Evidence-based policy making

The constitution should enshrine the responsibility of the government to use rigourously established objective evidence in its policy making. 

All too often (all of the time?) policy is based upon ideology, attempting to increase popularity ratings, point scoring against rival parties, or pure self-interest. What the country deserves is policy based on objective evidence, as below:

  • Test the theory as to why the policy will be effective and what the impacts of the policy will be if it is successful.
  • Inclusion of a counterfactual: what would have occurred if the policy had not been implemented.
  • Incorporate some measurement of the impact.
  • Examine both direct and indirect effects that occur because of the policy.
  • Separate the uncertainties and controls for other influences outside of the policy that may have an effect on the outcome.
  • Should be able to be tested and replicated by a third party.

Essentially, it's placing the scientific method at the heart of policy making, which is sensible, since science is plainly and easily the best method humanity has found so far of realising knowledge, and it makes sense to extend that to how we run our civilisations.

Not only that, but governments need to trust their scientific advisors. Ever since Nutt was "expelled" for speaking plainly about the risks of taking ecstasy versus the risks of other obviously more inherently dangerous activities, very few scientists even want to be advisors to the government, since it's clear that if you provide them with evidence they don't like, you could be for the chop.

Check out the brilliant Ben Goldacre speaking about why policy making needs better data: http://www.badscience.net/2015/02/i-did-a-new...ds-better-data/

 

edited on Feb 17, 2015 by Tom Peach-Geraghty

Christine Farquharson Apr 6, 2015

To start off the phase 2 discussion, here's a brief summary of some of the points raised in the first phase. Please remember to vote ideas and comments up/down to help idea authors take the community's views into account when modifying their proposals!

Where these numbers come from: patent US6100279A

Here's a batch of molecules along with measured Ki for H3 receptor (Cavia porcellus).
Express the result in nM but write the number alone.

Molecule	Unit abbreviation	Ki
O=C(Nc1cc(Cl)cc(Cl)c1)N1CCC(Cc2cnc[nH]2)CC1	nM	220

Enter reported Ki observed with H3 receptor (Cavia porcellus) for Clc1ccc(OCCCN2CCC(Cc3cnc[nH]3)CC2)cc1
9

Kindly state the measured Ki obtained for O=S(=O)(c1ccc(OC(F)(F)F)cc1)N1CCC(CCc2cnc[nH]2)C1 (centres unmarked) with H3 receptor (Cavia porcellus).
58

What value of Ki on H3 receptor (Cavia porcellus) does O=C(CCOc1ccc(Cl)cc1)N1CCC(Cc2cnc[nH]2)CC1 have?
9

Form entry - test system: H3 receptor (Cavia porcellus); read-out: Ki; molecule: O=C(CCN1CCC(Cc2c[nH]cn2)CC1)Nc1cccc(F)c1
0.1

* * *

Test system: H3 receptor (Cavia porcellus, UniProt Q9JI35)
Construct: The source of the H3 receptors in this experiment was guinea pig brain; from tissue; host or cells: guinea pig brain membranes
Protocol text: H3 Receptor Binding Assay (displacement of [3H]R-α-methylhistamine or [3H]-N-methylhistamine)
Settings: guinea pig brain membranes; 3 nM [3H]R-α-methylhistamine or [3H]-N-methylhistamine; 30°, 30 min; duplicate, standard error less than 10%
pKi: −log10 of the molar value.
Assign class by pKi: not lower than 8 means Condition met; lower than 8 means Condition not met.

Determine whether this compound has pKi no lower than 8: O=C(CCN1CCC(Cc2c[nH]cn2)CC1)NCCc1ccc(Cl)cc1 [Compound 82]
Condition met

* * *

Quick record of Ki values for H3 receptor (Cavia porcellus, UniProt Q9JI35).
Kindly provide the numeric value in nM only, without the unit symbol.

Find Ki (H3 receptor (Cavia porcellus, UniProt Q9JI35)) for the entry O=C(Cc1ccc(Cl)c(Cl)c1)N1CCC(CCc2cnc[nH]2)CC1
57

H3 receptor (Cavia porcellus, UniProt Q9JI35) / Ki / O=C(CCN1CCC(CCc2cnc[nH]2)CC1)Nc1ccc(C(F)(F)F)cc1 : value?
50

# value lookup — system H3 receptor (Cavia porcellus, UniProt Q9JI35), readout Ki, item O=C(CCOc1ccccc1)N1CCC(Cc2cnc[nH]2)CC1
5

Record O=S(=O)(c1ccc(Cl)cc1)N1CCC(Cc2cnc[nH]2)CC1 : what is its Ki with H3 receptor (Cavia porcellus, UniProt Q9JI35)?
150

- TomPeach-Geraghty: We cannot enforce evidence-based policy making, but we should have 'a dedicated, independent, statistics service in government that checks, explains, and corrects government or political party statements about data.' (2 up, 1 down)

- Tom Austin; OBR is good in theory, but rarely influences politicians or the media in an undistorted way. A group of experts is still a group of humans, so judgement remains key. (2 up)

- degauntier: Good idea, but hard to mandate. There is often room for reasonable debate about what the optimal policy is (e.g. economic policy), and sometimes values have to trump evidence (e.g. the abolition of slavery). Trying to mandate evidence-based policy weakens democracy. And is this really a constitutional matter? (2 up, 1 down)

- JimF: Evidence-based policy making is great when it works but probably can't be enforced in a constitution. (3 up)

- Malcolm Ramsay: Making policy based on evidence is an obligation of government but not something that belongs in the constitution. (1 down)

- People expressing support: Tel (3 up), Kristopher Cussans (3 up), IanSmith1 (1 up, 1 down)

Christine Farquharson Apr 17, 2015

With only one day remaining in the refining stage, the facilitators will draft some language for this idea. We'll do everything we can to redraft the original submission in line with your comments and suggestions. If the original poster would like to take over the idea they are more than welcome to at any point. Please do comment to offer suggestions on specific wording and to guide us on which suggestions should take priority (by voting them up/down).

'The government will commit itself to drafting and implementing policy in accordance with the best available evidence. The government will also co-operate fully with a dedicated, independent body or bodies that evaluates policy and releases relevant data to the public.'

With just one day left your comments are particularly important, so make sure you take the chance to comment/vote!

Tom Austin Apr 17, 2015

I think you have done a fair job CF. I guess we'll just have to pin our hopes upon proposed changes to the electoral system to drag Politics down to our level.

Daniel Gaunt Apr 17, 2015

It's fair as far as it goes, but it neglects the principle that governments don't make policy, governing parties do. You cannot compel a party to make policy in a particular manner. 

How about:

In implementing the policy agenda which formed the basis of its election, the Government should have proper regard the best available evidence. Government will also co-operate fully with a dedicated, independent body or bodies that evaluates policy and releases relevant data to the public.

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